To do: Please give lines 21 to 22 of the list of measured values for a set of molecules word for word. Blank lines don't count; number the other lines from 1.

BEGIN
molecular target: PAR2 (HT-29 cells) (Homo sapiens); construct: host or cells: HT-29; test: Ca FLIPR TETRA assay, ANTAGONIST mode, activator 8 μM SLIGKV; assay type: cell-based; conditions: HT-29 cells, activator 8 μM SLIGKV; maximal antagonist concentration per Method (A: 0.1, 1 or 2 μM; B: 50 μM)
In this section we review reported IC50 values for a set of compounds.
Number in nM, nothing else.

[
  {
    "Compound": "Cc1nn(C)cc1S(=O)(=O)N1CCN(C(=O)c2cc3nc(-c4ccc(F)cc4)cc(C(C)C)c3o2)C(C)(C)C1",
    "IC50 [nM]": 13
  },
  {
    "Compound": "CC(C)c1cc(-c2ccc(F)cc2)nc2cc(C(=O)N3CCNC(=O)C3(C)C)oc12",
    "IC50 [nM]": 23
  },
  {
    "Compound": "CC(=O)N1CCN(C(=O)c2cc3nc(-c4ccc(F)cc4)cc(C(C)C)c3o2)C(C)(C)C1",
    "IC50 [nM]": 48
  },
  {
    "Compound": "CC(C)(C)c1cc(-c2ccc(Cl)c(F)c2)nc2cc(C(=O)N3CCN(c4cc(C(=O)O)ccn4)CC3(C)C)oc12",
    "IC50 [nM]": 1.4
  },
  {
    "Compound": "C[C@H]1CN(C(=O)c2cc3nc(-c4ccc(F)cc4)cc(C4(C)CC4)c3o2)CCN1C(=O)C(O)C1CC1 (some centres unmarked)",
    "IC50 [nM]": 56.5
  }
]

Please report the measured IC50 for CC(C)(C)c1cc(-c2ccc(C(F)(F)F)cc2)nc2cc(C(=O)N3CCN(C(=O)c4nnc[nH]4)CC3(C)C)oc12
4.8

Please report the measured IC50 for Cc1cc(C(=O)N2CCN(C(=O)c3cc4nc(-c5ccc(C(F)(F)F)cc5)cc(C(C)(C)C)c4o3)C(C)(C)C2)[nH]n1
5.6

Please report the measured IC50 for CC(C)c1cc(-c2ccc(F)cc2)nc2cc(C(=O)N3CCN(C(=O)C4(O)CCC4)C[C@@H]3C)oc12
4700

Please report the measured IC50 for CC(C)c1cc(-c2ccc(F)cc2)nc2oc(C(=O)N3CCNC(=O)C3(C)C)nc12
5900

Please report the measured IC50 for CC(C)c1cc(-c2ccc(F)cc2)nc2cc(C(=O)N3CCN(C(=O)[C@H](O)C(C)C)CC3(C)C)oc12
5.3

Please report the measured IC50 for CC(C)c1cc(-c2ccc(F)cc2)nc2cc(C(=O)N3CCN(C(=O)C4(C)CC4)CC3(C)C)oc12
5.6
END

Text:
  {
    "Compound": "C[C@H]1CN(C(=O)c2cc3nc(-c4ccc(F)cc4)cc(C4(C)CC4)c3o2)CCN1C(=O)C(O)C1CC1 (some centres unmarked)",